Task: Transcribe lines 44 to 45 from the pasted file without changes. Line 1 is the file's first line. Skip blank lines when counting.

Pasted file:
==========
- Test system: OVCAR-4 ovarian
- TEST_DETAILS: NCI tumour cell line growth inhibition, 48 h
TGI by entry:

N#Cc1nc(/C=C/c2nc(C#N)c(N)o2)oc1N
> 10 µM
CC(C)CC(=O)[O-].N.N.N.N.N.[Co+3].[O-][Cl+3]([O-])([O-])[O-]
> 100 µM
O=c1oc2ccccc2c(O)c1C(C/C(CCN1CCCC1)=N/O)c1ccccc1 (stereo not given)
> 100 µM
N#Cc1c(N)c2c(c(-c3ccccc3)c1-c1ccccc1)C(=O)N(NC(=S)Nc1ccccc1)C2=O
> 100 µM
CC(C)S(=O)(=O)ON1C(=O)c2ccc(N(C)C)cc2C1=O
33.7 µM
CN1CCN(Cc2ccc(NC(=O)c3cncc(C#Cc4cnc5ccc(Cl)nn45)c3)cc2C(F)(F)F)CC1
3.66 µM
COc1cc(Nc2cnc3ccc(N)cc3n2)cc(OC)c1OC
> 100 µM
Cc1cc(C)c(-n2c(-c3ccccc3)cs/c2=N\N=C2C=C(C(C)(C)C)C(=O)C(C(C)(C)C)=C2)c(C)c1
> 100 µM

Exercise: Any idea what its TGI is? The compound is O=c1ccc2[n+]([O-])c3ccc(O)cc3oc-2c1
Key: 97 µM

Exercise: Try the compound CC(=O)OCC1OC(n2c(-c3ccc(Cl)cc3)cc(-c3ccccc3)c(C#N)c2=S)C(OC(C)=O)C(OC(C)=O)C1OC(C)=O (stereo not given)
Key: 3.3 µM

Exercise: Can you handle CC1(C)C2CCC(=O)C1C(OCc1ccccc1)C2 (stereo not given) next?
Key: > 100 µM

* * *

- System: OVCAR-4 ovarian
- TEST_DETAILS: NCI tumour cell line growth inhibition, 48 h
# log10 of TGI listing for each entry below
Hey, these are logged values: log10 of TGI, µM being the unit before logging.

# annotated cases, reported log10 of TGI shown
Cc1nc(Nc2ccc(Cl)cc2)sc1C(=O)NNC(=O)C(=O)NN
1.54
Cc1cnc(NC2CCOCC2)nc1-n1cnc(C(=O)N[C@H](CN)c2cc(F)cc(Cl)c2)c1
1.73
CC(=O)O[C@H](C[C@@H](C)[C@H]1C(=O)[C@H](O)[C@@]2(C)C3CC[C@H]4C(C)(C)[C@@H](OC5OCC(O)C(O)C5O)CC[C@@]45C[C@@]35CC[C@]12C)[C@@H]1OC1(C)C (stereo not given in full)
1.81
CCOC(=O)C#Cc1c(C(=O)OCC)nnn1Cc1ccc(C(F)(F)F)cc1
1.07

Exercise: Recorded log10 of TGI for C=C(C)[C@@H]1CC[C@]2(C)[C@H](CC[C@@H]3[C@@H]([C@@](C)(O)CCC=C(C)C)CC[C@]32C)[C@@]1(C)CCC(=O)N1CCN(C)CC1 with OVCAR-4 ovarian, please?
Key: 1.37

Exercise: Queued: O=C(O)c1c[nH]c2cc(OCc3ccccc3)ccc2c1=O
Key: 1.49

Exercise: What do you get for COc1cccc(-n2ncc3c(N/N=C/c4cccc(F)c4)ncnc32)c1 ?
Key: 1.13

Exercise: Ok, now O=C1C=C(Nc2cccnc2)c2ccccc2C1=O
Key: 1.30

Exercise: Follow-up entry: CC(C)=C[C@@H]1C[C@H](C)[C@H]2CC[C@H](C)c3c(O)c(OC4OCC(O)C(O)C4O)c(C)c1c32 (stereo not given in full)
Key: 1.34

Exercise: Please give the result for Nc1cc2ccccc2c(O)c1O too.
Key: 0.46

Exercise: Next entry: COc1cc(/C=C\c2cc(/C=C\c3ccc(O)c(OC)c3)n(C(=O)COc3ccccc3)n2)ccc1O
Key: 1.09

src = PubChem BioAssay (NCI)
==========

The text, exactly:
Exercise: What do you get for COc1cccc(-n2ncc3c(N/N=C/c4cccc(F)c4)ncnc32)c1 ?
Key: 1.13